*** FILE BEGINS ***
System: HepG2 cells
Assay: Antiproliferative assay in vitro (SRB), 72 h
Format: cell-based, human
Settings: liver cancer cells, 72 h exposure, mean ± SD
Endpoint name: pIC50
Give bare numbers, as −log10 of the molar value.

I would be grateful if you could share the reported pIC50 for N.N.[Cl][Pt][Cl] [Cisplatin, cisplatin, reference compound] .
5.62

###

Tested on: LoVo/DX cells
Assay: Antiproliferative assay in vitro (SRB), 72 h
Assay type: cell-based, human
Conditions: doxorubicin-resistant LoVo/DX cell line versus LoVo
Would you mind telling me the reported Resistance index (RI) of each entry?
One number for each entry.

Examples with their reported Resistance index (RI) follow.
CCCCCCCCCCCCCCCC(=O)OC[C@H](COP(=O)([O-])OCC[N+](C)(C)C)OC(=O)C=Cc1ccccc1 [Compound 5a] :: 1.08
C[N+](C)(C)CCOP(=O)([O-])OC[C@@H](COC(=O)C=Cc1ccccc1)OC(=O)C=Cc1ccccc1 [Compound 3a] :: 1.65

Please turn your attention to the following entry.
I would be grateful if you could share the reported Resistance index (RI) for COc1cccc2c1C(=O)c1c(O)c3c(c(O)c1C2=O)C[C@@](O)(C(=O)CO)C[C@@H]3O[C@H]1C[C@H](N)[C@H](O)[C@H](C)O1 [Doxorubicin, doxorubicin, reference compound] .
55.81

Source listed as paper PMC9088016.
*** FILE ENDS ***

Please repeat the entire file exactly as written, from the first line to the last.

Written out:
System: HepG2 cells
Assay: Antiproliferative assay in vitro (SRB), 72 h
Format: cell-based, human
Settings: liver cancer cells, 72 h exposure, mean ± SD
Endpoint name: pIC50
Give bare numbers, as −log10 of the molar value.

I would be grateful if you could share the reported pIC50 for N.N.[Cl][Pt][Cl] [Cisplatin, cisplatin, reference compound] .
5.62

###

Tested on: LoVo/DX cells
Assay: Antiproliferative assay in vitro (SRB), 72 h
Assay type: cell-based, human
Conditions: doxorubicin-resistant LoVo/DX cell line versus LoVo
Would you mind telling me the reported Resistance index (RI) of each entry?
One number for each entry.

Examples with their reported Resistance index (RI) follow.
CCCCCCCCCCCCCCCC(=O)OC[C@H](COP(=O)([O-])OCC[N+](C)(C)C)OC(=O)C=Cc1ccccc1 [Compound 5a] :: 1.08
C[N+](C)(C)CCOP(=O)([O-])OC[C@@H](COC(=O)C=Cc1ccccc1)OC(=O)C=Cc1ccccc1 [Compound 3a] :: 1.65

Please turn your attention to the following entry.
I would be grateful if you could share the reported Resistance index (RI) for COc1cccc2c1C(=O)c1c(O)c3c(c(O)c1C2=O)C[C@@](O)(C(=O)CO)C[C@@H]3O[C@H]1C[C@H](N)[C@H](O)[C@H](C)O1 [Doxorubicin, doxorubicin, reference compound] .
55.81

Source listed as paper PMC9088016.